things that make sense living in interior alaska

things that make sense living in interior alaska

With three full months under our belts of living in interior Alaska, I think it’s safe to say that the initial culture shock has worn off, and we’re pretty well settled in our new home and life here. That’s not to say that things aren’t still wildly different than they’ve been for the last two years living in South Korea, but life here is a little less surprising now and more just, well, normal to us. Ryan only has five years left in the military, and we’re not sure what the future holds for us, but I never want to forget those first impressions and what we learn each time we move to a new place.

Things That Make Sense Living in Interior Alaska

Did we ever think we’d live in Alaska? No. Absolutely not. However, we’ve lived in dozens of other places, and we’re always game for an adventure. It’s definitely unique seeing the different lifestyles people lead in each of the places we’ve lived, and we thought we’d share a few things that just seem to make more sense living in interior Alaska

living in interior alaska

moose interior alaska

1 // Things are expensive (but some things might surprise you)

If you know anything about Alaska, you’ve probably heard about the “Alaska tax.” Things in Alaska are expensive, and we were warned about this when we received orders to Fort Wainwright. Here’s the thing though; we’re used to some of these prices. In Korea, it wasn’t unusual to pay $17 for two heads of broccoli at the commissary. I haven’t found produce to be extraordinarily expensive here though. What is expensive though, are services. Services were cheap in Korea. I got four new tires on my car for $160 here, and a haircut was about $12ish. Here, I’ve yet to find a good haircut for the boys under $20. And tires? They’re thousands once you’ve added installation.

2 // Cracked windshields are just a “thing”

When we started planning our trip on the AlCan Highway this past summer, people warned about breaking windshields. I didn’t know it was a thing here in Alaska though! I’ve never seen so many cracked windshields. We learned it’s because they don’t salt the roads here. It attracts the moose and wildlife so, instead, they gravel. That gravel flies up and cracks many a windshield, and people just grin and bear it until the season passes…then rinse and repeat. And yes, I have three rock chips already.

living in interior alaska

fort wainwright fall

what is winter like in fairbanks ak

3 // People don’t stay inside when it’s cold

I mean, this makes sense. Winters here are long and last around six or seven months. If people stayed inside during the colder months, they’d rarely do anything at all. So, people spend good money on great gear, and they make the most of it. It’s honestly refreshing though because when it was cold in South Korea, it brought with it poor AQI, and most people stayed inside. Not here though! The skies are clear, and the activities keep going.

4 // People decorate early for the holiday season

There’s a funny mix of Halloween and Christmas decor happening on Fort Wainwright now, and I was really curious why until someone spelled it out for me. Very few people want to brave the snow and elements to decorate when it’s “seasonally appropriate” to do so, so they tend to tackle it all at once. Have I decorated for either yet though? Shh. No.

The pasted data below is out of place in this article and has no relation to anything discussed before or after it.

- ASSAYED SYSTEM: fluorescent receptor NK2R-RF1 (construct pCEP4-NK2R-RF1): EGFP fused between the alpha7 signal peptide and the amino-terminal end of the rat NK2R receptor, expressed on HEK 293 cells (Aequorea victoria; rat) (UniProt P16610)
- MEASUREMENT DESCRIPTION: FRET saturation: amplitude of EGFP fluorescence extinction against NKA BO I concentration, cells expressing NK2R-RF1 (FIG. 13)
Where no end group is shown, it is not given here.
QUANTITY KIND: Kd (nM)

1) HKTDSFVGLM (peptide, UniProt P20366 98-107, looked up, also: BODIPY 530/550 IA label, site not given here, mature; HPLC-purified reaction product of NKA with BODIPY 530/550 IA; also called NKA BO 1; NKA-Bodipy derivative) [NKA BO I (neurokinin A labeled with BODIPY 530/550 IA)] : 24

5 // Interior Alaska has its own special sort of fashion sense

Fashion is a whole thing in South Korea, and I kind of weirdly loved it. There was a heavy emphasis on brand names in Korea but here, the emphasis on brands is for a different reason. It’s less about form, and it’s far more about function. Who cares if your jacket is three seasons old if it’s warm, insulated, and waterproof? I’ve also learned that jeans aren’t going to be a thing for us much this winter. Even fleece-lined, they’re cold, and they limit movement. Leggings and snow pants are the name of the game here!

october in alaska

when does it snow in fairbanks

6 // Those aren’t clouds…the sun’s just not up yet

I’m almost embarrassed to admit that a couple weeks ago, I was surprised how many cloudy mornings we had after yet another dark morning run. Only after I was done and preparing to wake the boys at 8 AM did I realize that it wasn’t cloudy out; it just wasn’t light yet. Our sunrise was at 8:58 AM this  morning, and our sunset is at 6:10 PM. We’ll get down to about three or four hours of daylight during the winter months, but we’re not quite there yet.

7 // Fall is only a few weeks long

We were warned about this one, too, but I don’t think we really believed it until we experienced it ourselves. We went from bright, seemingly endless sunshine when we arrived to crisp fall air in the blink of an eye. Now, just three weeks into October, we’ve had snow on the ground for a few weeks already. It’s wild seeing people’s autumn posts when we seem to already live in a snow globe.

8 // Plugs will hang out of the front of cars

Okay, we know we’d have to winterize our vehicles here in interior Alaska, but I didn’t quite know what that entailed. So, the first time I saw someone driving around with an electrical cord hanging out of the front of their car, I laughed. Loudly. Now I have one, too. We’re taking bets to see whether it’s going to be Ryan or I who drives off still plugged in first. Any guesses?!

This transition to living CONUS hasn’t been without its own unique challenges, but we’re getting there. It’s been so nice to have a home, neighbors, so much open space, and things like Costco right in town. Does it make us miss Korea less? No, but it definitely makes being here sweeter!

Tell me – which of these things surprised you the most?